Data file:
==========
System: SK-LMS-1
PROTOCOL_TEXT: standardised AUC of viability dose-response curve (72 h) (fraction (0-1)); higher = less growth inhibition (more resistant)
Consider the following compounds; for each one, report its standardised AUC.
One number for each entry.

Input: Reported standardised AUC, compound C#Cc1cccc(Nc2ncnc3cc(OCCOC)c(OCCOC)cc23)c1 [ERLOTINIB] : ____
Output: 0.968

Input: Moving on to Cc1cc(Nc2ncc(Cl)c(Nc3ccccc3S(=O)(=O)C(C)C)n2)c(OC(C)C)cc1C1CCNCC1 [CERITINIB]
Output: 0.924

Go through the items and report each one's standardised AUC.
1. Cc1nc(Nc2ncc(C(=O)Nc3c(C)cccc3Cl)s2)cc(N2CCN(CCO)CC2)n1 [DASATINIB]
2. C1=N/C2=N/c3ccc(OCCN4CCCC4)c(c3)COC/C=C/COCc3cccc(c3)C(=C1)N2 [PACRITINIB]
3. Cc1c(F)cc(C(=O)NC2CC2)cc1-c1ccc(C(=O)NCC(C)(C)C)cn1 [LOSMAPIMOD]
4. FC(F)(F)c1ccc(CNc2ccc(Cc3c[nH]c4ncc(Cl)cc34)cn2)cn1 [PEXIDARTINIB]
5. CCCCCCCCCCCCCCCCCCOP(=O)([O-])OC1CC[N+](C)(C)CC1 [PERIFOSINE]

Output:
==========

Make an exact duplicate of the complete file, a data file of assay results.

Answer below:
System: SK-LMS-1
PROTOCOL_TEXT: standardised AUC of viability dose-response curve (72 h) (fraction (0-1)); higher = less growth inhibition (more resistant)
Consider the following compounds; for each one, report its standardised AUC.
One number for each entry.

Input: Reported standardised AUC, compound C#Cc1cccc(Nc2ncnc3cc(OCCOC)c(OCCOC)cc23)c1 [ERLOTINIB] : ____
Output: 0.968

Input: Moving on to Cc1cc(Nc2ncc(Cl)c(Nc3ccccc3S(=O)(=O)C(C)C)n2)c(OC(C)C)cc1C1CCNCC1 [CERITINIB]
Output: 0.924

Go through the items and report each one's standardised AUC.
1. Cc1nc(Nc2ncc(C(=O)Nc3c(C)cccc3Cl)s2)cc(N2CCN(CCO)CC2)n1 [DASATINIB]
2. C1=N/C2=N/c3ccc(OCCN4CCCC4)c(c3)COC/C=C/COCc3cccc(c3)C(=C1)N2 [PACRITINIB]
3. Cc1c(F)cc(C(=O)NC2CC2)cc1-c1ccc(C(=O)NCC(C)(C)C)cn1 [LOSMAPIMOD]
4. FC(F)(F)c1ccc(CNc2ccc(Cc3c[nH]c4ncc(Cl)cc34)cn2)cn1 [PEXIDARTINIB]
5. CCCCCCCCCCCCCCCCCCOP(=O)([O-])OC1CC[N+](C)(C)CC1 [PERIFOSINE]

Output: